2B Mindset vs. the Container System: What's the Difference?
The question of "what's the difference?" between the 2B Mindset and the container system comes up quite a bit in conversations with clients and prospective clients, and the easiest answer is just "They're altogether different programs." But having used the container system myself for 3.5 years and now the 2B Mindset for half a year—as well as guiding clients through using both systems—I've been able to compare and contrast them and draw some helpful observations that may help you choose between the two if you're not sure.
The first thing to know is that I don't believe these two systems are in conflict with each other. They just emphasize different things. The eating plan I currently follow actually combines them. There are some things that are allowed on the 2B Mindset that wouldn't fly when using the containers, and vice versa—but they're not mutually exclusive. It's more like a Venn diagram with a significant amount of overlap.
They both focus on minimizing processed foods in your diet in favor of real, whole foods. They both will get you eating loads of vegetables. They are both relatively high-protein, low-carb diets, but not so low-carb as to be ketogenic.
I personally believe they are both really solid programs for teaching people to eat in a way that promotes health! So it's up to you to decide which one is a better fit for you. Here are some bullet points to help:
This plan focuses on portion control but it’s really more about balancing than limiting (example: if you’re eating more protein and veggies, that’s lower in calories than a meal that has lots of fat and carbs).
This plan is good for people who like structure—who like following rules and you like everything to be neat and orderly.
This plan focuses on simple ingredients (whole foods) and getting processed food out of your diet for the most part (it does still allow whole grain bread, whole grain pasta, whole grain crackers etc.)—you’ll be making most meals at home from scratch but they can be very simple. Healthy eating doesn't have to be fancy or complicated—although this program includes some fun gourmet recipe options if you like to cook.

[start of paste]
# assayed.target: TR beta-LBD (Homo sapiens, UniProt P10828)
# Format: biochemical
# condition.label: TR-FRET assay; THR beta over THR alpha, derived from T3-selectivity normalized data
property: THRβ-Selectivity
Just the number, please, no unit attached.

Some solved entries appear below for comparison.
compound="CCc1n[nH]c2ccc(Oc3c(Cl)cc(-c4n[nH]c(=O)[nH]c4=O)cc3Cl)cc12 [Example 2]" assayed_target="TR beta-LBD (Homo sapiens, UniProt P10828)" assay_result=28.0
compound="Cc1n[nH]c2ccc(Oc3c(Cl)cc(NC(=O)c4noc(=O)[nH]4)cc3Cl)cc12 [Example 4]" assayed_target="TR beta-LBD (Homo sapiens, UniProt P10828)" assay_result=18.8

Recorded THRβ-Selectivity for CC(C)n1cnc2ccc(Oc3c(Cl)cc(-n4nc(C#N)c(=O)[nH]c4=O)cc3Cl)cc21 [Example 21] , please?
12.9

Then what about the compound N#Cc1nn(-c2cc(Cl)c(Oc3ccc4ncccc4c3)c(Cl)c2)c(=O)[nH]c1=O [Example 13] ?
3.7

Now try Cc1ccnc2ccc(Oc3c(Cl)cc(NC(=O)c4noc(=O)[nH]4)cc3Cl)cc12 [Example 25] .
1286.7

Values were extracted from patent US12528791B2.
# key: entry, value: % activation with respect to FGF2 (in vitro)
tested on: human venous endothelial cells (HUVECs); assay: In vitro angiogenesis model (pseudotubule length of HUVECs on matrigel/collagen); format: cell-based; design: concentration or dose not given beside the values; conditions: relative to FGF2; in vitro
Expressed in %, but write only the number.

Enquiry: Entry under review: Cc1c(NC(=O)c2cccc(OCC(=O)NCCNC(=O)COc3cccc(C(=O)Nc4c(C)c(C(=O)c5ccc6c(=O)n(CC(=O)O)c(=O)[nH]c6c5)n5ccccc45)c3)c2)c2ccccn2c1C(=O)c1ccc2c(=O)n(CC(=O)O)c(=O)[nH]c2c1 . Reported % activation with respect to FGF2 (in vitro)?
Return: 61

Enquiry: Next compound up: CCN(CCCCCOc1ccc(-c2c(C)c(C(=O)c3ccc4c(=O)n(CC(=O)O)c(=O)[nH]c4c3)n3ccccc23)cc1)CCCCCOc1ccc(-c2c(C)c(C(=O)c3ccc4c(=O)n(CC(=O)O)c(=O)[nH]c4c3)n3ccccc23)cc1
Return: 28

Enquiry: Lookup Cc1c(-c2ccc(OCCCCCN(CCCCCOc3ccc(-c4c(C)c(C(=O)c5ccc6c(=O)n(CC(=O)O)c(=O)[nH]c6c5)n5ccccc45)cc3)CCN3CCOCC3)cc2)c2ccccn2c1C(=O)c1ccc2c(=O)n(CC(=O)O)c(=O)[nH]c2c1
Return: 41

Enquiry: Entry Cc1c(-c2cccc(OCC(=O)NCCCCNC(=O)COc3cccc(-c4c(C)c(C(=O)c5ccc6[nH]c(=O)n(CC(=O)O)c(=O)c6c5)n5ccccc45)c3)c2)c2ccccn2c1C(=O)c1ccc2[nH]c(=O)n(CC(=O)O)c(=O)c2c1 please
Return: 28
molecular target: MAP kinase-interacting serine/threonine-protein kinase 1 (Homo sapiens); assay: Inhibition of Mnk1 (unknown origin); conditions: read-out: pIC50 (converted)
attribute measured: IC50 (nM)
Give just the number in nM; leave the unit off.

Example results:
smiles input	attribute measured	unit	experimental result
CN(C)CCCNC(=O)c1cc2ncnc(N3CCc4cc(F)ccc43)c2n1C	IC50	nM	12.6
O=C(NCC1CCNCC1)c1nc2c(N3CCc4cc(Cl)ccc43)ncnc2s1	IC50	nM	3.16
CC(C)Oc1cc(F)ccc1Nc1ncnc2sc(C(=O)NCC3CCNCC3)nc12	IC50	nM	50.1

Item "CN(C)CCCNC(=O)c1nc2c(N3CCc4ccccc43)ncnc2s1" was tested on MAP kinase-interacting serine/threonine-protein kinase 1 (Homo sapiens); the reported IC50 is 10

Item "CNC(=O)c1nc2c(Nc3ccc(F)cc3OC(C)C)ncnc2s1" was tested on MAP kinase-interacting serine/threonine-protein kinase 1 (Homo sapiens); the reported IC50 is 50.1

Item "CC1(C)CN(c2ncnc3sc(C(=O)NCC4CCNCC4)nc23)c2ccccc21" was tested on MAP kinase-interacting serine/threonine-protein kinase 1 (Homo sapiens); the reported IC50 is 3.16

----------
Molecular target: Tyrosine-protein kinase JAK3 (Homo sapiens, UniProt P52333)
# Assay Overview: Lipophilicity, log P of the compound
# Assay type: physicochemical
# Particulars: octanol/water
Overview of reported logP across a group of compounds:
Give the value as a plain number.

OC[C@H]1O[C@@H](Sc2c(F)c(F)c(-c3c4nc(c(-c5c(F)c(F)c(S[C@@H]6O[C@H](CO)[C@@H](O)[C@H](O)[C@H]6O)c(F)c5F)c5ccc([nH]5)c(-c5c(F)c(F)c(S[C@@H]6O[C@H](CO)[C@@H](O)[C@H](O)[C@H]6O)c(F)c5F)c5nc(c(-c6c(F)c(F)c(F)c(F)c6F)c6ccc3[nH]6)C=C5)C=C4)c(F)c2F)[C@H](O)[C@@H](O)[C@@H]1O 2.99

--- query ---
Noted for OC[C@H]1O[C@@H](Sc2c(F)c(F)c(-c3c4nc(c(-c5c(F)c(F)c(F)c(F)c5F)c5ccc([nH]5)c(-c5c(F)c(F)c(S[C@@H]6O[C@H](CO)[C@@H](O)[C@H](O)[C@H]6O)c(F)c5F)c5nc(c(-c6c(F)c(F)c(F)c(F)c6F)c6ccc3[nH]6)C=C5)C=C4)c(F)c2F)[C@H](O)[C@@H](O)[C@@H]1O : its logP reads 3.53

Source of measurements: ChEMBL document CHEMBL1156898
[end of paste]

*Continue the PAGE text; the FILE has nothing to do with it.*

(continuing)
This plan is good for people who like flexibility. There is an underlying structure to the plan in terms of proportions (example: at breakfast, half your plate should be lean protein, like eggs, and half your plate should be fiber-filled carbs, like fruit, oatmeal, whole wheat toast) but you aren’t given exact quantities or portion sizes.
This plan works well for people who eat a lot of take-out and restaurant meals. Instead of asking you to give it up cold turkey, this plan has lots of actionable advice for finding the healthiest options on restaurant menus. It helps you get away from "all or nothing" thinking and realize that you can enjoy a dinner out with friends or family and still eat in a way that serves your health.
This plan focuses on intuitive eating and getting in touch with your body’s signals of hunger and fullness. It is built on the idea that if you are eating the right foods in the right proportions, you will be able to reach the healthiest weight for your body without depriving yourself or feeling hungry (other than normal/natural hunger at mealtimes of course).
This plan also includes a focus on behavior change. I find this piece to be really crucial for people who have tried many different weight loss plans and nothing has worked. It’s one thing to tell people what to eat… but if you already know what to eat and just can’t get yourself to follow those instructions, this plan has some really useful approaches for habits (of both action and thought) to set you up for true, long-lasting change.